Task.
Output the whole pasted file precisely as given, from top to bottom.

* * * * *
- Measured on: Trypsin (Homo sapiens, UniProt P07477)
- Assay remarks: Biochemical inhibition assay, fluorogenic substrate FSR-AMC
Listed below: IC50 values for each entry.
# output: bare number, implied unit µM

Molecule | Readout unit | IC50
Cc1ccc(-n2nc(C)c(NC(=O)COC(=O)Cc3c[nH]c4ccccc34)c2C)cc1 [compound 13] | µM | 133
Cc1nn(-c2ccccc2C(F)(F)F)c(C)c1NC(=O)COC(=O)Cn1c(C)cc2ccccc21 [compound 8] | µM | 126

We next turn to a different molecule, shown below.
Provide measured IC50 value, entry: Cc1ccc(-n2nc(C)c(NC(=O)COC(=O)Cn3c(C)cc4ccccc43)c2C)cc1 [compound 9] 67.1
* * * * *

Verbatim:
- Measured on: Trypsin (Homo sapiens, UniProt P07477)
- Assay remarks: Biochemical inhibition assay, fluorogenic substrate FSR-AMC
Listed below: IC50 values for each entry.
# output: bare number, implied unit µM

Molecule | Readout unit | IC50
Cc1ccc(-n2nc(C)c(NC(=O)COC(=O)Cc3c[nH]c4ccccc34)c2C)cc1 [compound 13] | µM | 133
Cc1nn(-c2ccccc2C(F)(F)F)c(C)c1NC(=O)COC(=O)Cn1c(C)cc2ccccc21 [compound 8] | µM | 126

We next turn to a different molecule, shown below.
Provide measured IC50 value, entry: Cc1ccc(-n2nc(C)c(NC(=O)COC(=O)Cn3c(C)cc4ccccc43)c2C)cc1 [compound 9] 67.1